Petabyte-scale data management

Posts about database management for databases with petabytes of user data.

April 24, 2012

Notes on the Hadoop and HBase markets

I visited my clients at Cloudera and Hortonworks last week, along with scads of other companies. A few of the takeaways were:

October 14, 2011

Commercial software for academic use

As Jacek Becla explained:

Even so, I think that academic researchers, in the natural and social sciences alike, commonly overlook the wealth of commercial software that could help them in their efforts.

I further think that the commercial software industry could do a better job of exposing its work to academics, where by “expose” I mean:

Reasons to do so include:

Read more

October 2, 2011

Defining NoSQL

A reporter tweeted:  ”Is there a simple plain English definition for NoSQL?” After reminding him of my cynical yet accurate Third Law of Commercial Semantics, I gave it a serious try, and came up with the following. More precisely, I tweeted the bolded parts of what’s below; the rest is commentary added for this post.

NoSQL is most easily defined by what it excludes: SQL, joins, strong analytic alternatives to those, and some forms of database integrity. If you leave all four out, and you have a strong scale-out story, you’re in the NoSQL mainstream. Read more

September 24, 2011

Confusion about Teradata’s big customers

Evidently further attempts to get information on this subject would be fruitless, but anyhow:

September 11, 2011

“Big data” has jumped the shark

I frequently observe that no market categorization is ever precise and, in particular, that bad jargon drives out good. But when it comes to “big data” or “big data analytics”, matters are worse yet. The definitive shark-jumping moment may be Forrester Research’s Brian Hopkins’ claim that:

… typical data warehouse appliances, even if they are petascale and parallel, [are] NOT big data solutions.

Nonsense almost as bad can be found in other venues.

Forrester seems to claim that “big data” is characterized by Volume, Velocity, Variety, and Variability. Others, less alliteratively-inclined, might put Complexity in the mix. So far, so good; after all, much of what people call “big data” is collections of disparate data streams, all collected somewhere in a big bit bucket. But when people start defining “big data” to include Variety and/or Variability, they’ve gone too far.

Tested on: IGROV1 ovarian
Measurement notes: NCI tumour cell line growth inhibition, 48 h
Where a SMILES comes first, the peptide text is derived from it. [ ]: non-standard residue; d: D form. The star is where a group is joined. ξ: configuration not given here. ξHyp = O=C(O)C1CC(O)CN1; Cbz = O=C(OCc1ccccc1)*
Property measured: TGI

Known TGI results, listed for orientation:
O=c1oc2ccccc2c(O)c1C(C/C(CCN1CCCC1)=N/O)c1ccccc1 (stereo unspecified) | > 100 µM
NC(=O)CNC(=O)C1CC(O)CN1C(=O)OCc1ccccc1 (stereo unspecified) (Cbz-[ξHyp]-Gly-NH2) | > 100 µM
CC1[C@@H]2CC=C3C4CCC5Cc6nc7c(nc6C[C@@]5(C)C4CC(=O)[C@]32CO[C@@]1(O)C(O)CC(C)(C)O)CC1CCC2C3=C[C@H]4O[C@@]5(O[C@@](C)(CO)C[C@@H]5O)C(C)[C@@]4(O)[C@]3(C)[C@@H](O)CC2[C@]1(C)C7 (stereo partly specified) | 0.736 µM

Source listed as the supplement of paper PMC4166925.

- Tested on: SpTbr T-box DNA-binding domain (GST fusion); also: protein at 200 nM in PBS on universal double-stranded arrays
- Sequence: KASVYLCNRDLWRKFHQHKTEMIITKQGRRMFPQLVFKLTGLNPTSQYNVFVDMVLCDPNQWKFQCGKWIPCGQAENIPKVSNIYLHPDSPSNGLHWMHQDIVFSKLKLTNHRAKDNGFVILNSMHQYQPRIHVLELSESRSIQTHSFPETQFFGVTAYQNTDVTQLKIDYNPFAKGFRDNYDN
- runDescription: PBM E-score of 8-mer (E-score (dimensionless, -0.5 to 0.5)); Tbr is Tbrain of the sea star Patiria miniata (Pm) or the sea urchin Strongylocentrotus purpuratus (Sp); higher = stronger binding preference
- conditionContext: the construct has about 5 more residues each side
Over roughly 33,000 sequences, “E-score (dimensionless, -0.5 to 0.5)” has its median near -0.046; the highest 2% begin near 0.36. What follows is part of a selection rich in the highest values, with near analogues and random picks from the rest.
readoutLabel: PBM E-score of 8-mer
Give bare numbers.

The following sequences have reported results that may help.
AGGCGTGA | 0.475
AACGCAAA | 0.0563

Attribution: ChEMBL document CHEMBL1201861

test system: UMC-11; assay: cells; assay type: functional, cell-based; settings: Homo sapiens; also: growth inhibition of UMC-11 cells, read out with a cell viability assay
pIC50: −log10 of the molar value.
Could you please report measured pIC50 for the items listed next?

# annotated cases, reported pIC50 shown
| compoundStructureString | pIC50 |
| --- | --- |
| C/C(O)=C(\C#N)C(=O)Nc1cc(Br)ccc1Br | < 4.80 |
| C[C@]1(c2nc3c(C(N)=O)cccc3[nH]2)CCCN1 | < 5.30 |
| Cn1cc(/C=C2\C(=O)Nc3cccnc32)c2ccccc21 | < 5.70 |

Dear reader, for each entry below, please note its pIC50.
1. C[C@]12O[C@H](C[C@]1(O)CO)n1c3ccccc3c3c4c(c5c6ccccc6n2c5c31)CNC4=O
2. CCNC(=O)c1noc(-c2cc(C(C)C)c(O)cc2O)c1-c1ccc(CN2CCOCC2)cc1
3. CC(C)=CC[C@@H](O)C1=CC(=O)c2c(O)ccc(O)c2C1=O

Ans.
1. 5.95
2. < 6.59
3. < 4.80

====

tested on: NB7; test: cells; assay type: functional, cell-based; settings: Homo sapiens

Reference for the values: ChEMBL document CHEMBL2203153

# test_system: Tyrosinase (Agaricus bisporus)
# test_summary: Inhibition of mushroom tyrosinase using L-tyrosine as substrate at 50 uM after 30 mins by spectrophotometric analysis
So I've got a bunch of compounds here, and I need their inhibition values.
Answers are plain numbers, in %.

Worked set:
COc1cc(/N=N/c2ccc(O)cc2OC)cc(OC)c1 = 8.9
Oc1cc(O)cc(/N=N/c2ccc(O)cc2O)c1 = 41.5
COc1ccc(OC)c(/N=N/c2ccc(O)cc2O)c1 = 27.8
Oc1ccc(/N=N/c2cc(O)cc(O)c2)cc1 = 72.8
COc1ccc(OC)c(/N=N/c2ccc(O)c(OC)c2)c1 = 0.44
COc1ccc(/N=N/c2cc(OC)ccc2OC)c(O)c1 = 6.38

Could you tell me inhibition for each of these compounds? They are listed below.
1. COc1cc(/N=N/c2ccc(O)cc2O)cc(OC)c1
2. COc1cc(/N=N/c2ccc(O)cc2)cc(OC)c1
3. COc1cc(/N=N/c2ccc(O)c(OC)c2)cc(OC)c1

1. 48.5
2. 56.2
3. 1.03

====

Read more

September 5, 2011

Data management at Zynga and LinkedIn

Mike Driscoll and his Metamarkets colleagues organized a bit of a bash Thursday night. Among the many folks I chatted with were Ken Rudin of Zynga, Sam Shah of LinkedIn, and D. J. Patil, late of LinkedIn. I now know more about analytic data management at Zynga and LinkedIn, plus some bonus stuff on LinkedIn’s People You May Know application. :)

It’s blindingly obvious that Zynga is one of Vertica’s petabyte-scale customers, given that Zynga sends 5 TB/day of data into Vertica, and keeps that data for about a year. (Zynga may retain even more data going forward; in particular, Zynga regrets ever having thrown out the first month of data for any game it’s tried to launch.) This is game actions, for the most part, rather than log files; true logs generally go into Splunk.

I don’t know whether the missing data is completely thrown away, or just stashed on inaccessible tapes somewhere.

I found two aspects of the Zynga story particularly interesting. First, those 5 TB/day are going straight into Vertica (from, I presume, memcached/Membase/Couchbase), as Zynga decided that sending the data to some kind of log first was more trouble than it’s worth. Second, there’s Zynga’s approach to analytic database design. Highlights of that include: Read more

July 6, 2011

Petabyte-scale Hadoop clusters (dozens of them)

I recently learned that there are 7 Vertica clusters with a petabyte (or more) each of user data. So I asked around about other petabyte-scale clusters. It turns out that there are several dozen such clusters (at least) running Hadoop.

Cloudera can identify 22 CDH (Cloudera Distribution [of] Hadoop) clusters holding one petabyte or more of user data each, at 16 different organizations. This does not count Facebook or Yahoo, who are huge Hadoop users but not, I gather, running CDH. Meanwhile, Eric Baldeschwieler of Hortonworks tells me that Yahoo’s latest stated figures are:

Read more

July 5, 2011

Eight kinds of analytic database (Part 2)

In Part 1 of this two-part series, I outlined four variants on the traditional enterprise data warehouse/data mart dichotomy, and suggested what kinds of DBMS products you might use for each. In Part 2 I’ll cover four more kinds of analytic database — even newer, for the most part, with a use case/product short list match that is even less clear.  Read more

July 5, 2011

Eight kinds of analytic database (Part 1)

Analytic data management technology has blossomed, leading to many questions along the lines of “So which products should I use for which category of problem?” The old EDW/data mart dichotomy is hopelessly outdated for that purpose, and adding a third category for “big data” is little help.

Let’s try eight categories instead. While no categorization is ever perfect, these each have at least some degree of technical homogeneity. Figuring out which types of analytic database you have or need — and in most cases you’ll need several — is a great early step in your analytic technology planning.  Read more

June 20, 2011

Columnar DBMS vendor customer metrics

Last April, I asked some columnar DBMS vendors to share customer metrics. They answered, but it took until now to iron out a couple of details. Overall, the answers are pretty impressive.  Read more

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